Fears that a 20-turbine wind farm would have spoilt the view for people travelling to and from Inverness saw the scheme rejected by Highland councillors.
Carbon Free Moy had wanted to build the 20-turbine development near Moy Hall, Tomatin, off the busy A9 trunk route and the Inverness to Perth railway.
However, the development on the Moy Estate which would have also involved a new access road off the B9154 Moy to Daviot road, fell foul of planners.
Ken McCorquodale, Highland Council’s principal planner, said the turbines would badly affect the view for motorists and train passengers.
The area planning committee, which met in Inverness, agreed the recommendation that it was “minded” to refuse the application.
It is not the final decision however, because the Scottish Government is now considering the scheme after the council failed to reach a verdict for Carbon Free Moy’s application within the statutory four-month period.
Mr McCorquodale said the critical factor was the impact on the main travel corridor to and from the Highland Capital.
“It is important to keep some wedges clear,” said Mr McCorquodale, who explained the turbines would frequently come into the sight of commuters travelling through the area, which already had several neighbouring wind farms.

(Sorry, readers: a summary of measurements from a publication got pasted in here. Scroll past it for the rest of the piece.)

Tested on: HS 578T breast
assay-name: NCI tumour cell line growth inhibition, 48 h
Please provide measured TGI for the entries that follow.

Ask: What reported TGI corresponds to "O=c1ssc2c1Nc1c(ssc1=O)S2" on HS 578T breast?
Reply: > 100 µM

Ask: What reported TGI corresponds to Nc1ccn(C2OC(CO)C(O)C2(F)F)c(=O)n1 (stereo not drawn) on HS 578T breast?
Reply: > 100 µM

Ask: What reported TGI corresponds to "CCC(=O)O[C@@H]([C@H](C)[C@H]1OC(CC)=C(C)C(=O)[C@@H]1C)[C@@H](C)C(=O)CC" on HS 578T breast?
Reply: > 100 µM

He added that it was also in conflict with the draft Highland Wide Local Development because of its visual impact.
The turbines would have been 126.5 metres high.
Committee member and Inverness South Councillor Thomas Prag backed the planners view and said the location, which is within his ward, was not right for a large scale wind farm.
The Lib-Dem councillor said government policy supported wind farms but the local authority had a duty to try and protect certain parts of the Highlands from them.
Strathdearn and Strathnairn Community councils had also objected citing the visual impact of the turbines.
Nineteen objections, 18 of them submitted by local residents, had also been sent to the local authority.
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